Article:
Warning: This post contains a graphic photo of a woman giving birth which some may find disturbing.

Being the mother of two children, Irma Lopez knew she was on the verge of giving birth.

She pleaded with the nurse at her local health clinic to admit her, but was brusquely turned away and told to come back the following day for a checkup.

For Lopez, an indigenous Mazatec woman who lives a single-bedroom hut in the mountains overlooking northern Oaxaca, Mexico, walking to the Rural Health Center in San Felipe Jalapa de Diaz takes over an hour, and the hospital is even farther away.

She was literally left with no choice but to squat over the lawn outside the clinic, and give birth right there and then.

An eyewitness photo of Lopez, 29, with her newborn on the grass — his umbilical cord still dangling from her body — spread like wildfire across Mexico, eventually burning the center's director, Dr. Adrian Cruz, who was forced to resign.

Officials from the federal Health Department also announced plans to investigate the circumstances surrounding Lopez's treatment.

"I didn’t want to deliver like this. It was so ugly and with so much pain," Lopez told the Associated Press.

She noted that, while she was giving birth, her husband was still trying to convince the clinic's nurse to get help.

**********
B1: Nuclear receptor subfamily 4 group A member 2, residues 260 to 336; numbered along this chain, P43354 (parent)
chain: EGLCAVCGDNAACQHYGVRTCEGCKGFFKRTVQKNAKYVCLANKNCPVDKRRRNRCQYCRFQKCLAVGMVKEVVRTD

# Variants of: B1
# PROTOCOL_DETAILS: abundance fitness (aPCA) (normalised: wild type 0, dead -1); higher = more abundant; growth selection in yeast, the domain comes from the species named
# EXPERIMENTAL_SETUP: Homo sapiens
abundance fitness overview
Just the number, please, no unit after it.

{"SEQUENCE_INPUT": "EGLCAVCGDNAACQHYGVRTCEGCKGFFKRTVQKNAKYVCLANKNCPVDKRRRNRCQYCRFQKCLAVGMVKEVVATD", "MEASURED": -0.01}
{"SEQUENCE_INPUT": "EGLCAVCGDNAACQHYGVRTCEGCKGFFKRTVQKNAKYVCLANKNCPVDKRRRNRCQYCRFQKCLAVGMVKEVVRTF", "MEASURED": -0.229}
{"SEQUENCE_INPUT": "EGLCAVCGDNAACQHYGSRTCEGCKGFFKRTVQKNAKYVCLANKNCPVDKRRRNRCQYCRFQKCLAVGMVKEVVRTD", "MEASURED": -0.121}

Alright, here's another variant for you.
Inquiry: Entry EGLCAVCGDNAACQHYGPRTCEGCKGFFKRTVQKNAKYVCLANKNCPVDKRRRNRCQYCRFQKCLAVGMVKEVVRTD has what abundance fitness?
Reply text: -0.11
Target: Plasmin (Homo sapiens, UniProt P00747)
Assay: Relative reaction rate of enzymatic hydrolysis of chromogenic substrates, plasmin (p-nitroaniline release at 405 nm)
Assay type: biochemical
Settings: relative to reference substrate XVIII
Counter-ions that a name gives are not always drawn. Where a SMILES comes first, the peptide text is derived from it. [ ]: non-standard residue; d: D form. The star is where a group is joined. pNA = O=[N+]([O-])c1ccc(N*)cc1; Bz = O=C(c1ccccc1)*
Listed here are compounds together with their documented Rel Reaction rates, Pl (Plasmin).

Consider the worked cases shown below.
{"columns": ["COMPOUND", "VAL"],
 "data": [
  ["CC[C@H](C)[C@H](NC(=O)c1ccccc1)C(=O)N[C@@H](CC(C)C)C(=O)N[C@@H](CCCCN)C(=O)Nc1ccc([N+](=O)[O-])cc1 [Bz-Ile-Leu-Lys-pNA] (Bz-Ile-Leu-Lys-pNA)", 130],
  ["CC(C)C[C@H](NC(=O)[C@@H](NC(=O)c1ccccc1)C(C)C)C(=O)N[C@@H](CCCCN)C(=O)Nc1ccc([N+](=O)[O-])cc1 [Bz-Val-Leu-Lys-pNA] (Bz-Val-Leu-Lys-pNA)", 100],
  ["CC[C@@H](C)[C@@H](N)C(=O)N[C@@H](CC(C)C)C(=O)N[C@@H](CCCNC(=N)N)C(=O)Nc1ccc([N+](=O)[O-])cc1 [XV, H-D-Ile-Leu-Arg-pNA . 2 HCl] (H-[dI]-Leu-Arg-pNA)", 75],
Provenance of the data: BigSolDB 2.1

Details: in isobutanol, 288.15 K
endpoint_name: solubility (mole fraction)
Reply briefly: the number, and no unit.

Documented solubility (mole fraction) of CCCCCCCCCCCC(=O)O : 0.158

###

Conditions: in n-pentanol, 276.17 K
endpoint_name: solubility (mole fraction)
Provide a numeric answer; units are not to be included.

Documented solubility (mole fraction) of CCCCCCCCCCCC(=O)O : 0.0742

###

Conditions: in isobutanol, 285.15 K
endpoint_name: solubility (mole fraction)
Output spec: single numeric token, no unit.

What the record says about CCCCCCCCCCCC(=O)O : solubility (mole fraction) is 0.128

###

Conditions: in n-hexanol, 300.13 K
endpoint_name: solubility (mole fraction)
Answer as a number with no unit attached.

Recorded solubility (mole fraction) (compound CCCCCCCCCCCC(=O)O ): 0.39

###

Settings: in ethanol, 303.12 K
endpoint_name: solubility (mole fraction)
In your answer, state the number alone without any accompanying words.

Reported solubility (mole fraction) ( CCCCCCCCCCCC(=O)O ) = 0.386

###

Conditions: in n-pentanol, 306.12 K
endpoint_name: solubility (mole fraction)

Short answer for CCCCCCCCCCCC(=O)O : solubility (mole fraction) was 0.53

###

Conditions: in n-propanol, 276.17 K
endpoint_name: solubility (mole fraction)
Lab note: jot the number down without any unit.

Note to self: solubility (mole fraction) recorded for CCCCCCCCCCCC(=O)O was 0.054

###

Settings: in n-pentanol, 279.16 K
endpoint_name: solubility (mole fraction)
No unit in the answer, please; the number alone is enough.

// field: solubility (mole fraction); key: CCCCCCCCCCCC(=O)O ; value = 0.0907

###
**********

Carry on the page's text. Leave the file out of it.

But something good may yet come of this.

The national Network for Sexual and Reproductive Rights is crediting Lopez's ordeal with "giving visibility to a wider structural problem that occurs within indigenous communities," which is that "women are not receiving proper care."

Though bigotry is believed to have played a role in the October 2nd incident, it's worth noting that a common complaint among women in rural Mexico is that health centers have limited operating hours and staff members, forcing many expecting mothers to stay home.

The mortality rate in Mexico currently stands at 50 deaths per 100,000 births according to WHO — compared with 16 per 100,000 in the US.

The Rural Health Center ultimately admitted Lopez after the worst was over, and she and her baby are reportedly in good health.

"I am naming him Salvador [Savior]," Lopez is quoted as saying. "He really saved himself."

[screengrab, photo via La Razon, bottom photo via AP]